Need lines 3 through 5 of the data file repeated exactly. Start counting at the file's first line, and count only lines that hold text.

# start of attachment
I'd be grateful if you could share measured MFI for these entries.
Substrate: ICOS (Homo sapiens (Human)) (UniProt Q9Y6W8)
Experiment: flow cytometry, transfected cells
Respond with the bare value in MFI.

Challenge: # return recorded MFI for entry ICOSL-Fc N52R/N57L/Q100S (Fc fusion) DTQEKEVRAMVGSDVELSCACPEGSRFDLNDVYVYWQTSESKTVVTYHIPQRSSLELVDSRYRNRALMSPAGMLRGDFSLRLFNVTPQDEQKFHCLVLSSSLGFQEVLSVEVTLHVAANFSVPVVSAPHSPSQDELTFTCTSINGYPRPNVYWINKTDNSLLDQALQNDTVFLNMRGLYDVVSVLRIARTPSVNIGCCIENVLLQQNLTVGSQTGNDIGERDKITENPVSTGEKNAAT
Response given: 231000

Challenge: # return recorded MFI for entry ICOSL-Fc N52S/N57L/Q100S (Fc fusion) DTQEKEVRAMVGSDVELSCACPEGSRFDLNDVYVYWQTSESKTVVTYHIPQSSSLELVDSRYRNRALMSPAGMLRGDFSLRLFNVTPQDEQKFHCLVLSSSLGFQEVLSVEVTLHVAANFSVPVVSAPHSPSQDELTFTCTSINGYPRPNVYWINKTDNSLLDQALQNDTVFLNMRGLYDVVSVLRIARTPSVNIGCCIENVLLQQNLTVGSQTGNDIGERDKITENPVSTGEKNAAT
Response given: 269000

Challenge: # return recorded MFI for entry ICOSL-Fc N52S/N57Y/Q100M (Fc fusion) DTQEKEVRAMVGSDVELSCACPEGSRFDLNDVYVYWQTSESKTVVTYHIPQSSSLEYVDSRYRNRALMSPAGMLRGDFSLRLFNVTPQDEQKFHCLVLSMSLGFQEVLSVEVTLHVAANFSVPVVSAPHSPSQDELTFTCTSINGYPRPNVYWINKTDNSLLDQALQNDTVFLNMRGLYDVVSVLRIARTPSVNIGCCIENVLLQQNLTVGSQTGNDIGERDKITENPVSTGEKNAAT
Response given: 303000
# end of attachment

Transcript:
Experiment: flow cytometry, transfected cells
Respond with the bare value in MFI.

Challenge: # return recorded MFI for entry ICOSL-Fc N52R/N57L/Q100S (Fc fusion) DTQEKEVRAMVGSDVELSCACPEGSRFDLNDVYVYWQTSESKTVVTYHIPQRSSLELVDSRYRNRALMSPAGMLRGDFSLRLFNVTPQDEQKFHCLVLSSSLGFQEVLSVEVTLHVAANFSVPVVSAPHSPSQDELTFTCTSINGYPRPNVYWINKTDNSLLDQALQNDTVFLNMRGLYDVVSVLRIARTPSVNIGCCIENVLLQQNLTVGSQTGNDIGERDKITENPVSTGEKNAAT